Customer Review

May 30, 2010
This is of course the book in which Kepler presents his famous polyhedral theory of planetary distances, which Kepler summarises thus on the opening page:

"Greetings, friendly reader. The nature of the universe, God's plan for creating it, God's source for the numbers, ... the reason why there are six orbits, the spaces which fall between al the spheres...---here Pythagoras reveals all this to you by five figures." (p. 49)

Although this theory itself is very famous, the details of Kepler's reasoning are not, so I would like to convey its flavour by means of a few examples. Consider first the issue of how to justify the ordering of the polyhedra that matches the planetary distances. This arrangement is justified by a myriad dubious arguments, of which the following is a representative sample:

"[The regular polyhedra] are classified into three primaries, the cube, tetrahedron and dodecahedron, and two secondaries, the octahedron and the icosahedron. For the correctness of this distinction, note the properties of each class. ... 2. Every one of the primaries has its particular type of face: the cube has the square, the pyramid the triangle, the dodecahedron the pentagon; the secondaries borrow the triangular face from the pyramid. ... 6. It is characteristic of the primaries to stand upright, of the secondaries to balance on a vertex. For if you roll the latter onto their base, or stand the former on a vertex, in either case the onlooker will avert his eyes at the awkwardness of the spectacle. ... Therefore, since there was an obvious distinction between the solids, nothing could be more appropriate than that our Earth, the pinnacle and pattern of the whole universe, and therefore the most important of the moving stars, should by its orbit differentiate between the two classes stated, and should be allotted the position which we have attributed to it above." (p. 105)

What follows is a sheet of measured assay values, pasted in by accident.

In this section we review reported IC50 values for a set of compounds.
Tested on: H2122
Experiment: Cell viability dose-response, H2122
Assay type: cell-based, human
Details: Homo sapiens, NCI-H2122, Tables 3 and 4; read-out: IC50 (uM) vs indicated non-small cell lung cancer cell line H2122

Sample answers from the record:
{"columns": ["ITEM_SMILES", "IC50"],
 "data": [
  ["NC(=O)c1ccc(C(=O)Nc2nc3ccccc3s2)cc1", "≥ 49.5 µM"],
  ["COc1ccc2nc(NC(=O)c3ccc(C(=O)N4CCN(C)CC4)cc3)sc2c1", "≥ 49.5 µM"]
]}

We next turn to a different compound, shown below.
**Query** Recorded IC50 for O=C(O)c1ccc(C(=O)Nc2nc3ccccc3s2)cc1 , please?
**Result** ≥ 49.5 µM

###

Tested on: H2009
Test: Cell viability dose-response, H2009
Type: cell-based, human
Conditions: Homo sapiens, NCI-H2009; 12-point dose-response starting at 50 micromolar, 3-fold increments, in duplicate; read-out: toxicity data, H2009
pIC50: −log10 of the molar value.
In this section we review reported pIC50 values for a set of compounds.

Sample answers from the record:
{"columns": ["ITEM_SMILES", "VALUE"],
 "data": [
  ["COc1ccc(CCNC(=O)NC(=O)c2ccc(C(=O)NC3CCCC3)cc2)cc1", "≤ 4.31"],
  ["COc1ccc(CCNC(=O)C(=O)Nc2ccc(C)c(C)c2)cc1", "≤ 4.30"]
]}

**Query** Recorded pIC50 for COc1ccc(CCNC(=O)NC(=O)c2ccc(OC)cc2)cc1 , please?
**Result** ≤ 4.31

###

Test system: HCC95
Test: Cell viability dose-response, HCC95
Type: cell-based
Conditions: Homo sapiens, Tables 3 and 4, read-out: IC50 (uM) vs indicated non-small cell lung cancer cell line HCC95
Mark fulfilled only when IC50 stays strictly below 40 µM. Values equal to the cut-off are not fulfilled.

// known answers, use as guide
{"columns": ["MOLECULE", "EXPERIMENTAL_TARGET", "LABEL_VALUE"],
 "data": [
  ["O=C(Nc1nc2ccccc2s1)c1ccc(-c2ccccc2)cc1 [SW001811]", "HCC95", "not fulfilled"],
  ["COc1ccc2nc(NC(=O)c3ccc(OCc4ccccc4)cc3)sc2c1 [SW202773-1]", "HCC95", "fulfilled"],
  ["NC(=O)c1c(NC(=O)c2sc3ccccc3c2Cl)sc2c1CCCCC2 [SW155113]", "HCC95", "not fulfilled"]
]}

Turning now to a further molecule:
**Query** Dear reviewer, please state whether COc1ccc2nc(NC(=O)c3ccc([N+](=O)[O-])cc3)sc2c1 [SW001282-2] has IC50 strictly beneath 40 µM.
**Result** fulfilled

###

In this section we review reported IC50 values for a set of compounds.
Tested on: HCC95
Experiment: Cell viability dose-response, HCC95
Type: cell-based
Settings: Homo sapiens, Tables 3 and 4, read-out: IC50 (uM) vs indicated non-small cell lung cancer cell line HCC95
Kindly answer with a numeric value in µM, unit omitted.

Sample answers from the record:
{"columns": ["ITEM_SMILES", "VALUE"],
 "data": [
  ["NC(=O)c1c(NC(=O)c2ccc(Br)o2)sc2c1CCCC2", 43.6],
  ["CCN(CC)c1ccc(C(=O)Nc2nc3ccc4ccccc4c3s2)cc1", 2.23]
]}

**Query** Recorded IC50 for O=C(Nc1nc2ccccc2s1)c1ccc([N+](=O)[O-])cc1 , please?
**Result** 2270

Once this role of the earth as a divider is recognised, the five remaining planets become associated with one polyhedron each. This leads to "an astrological game" (p. 119) with such conclusions as: "Woman is always fickle and capricious; and the shape of Venus [i.e. the icosahedron] is the most capricious and variable of all [i.e. has the most faces]." (p. 117)

Lest anyone should look disparagingly on such "games," Kepler provides a beautiful statement of the purpose of astronomy:

"As we do not ask what hope or gain makes a little bird warble, since we know that it takes delight in singing because it is for that very singing that a bird was made, so there is no need to ask why the human mind undertakes such toil in seeking out these secrets of the heavens. ... The reason why there is such a great variety of things, and treasuries so well concealed in the fabric of the heavens, is so that fresh nourishment should never be lacking for the human mind, and it ... should have in this universe an inexhaustible workshop in which to busy itself." (p. 55)
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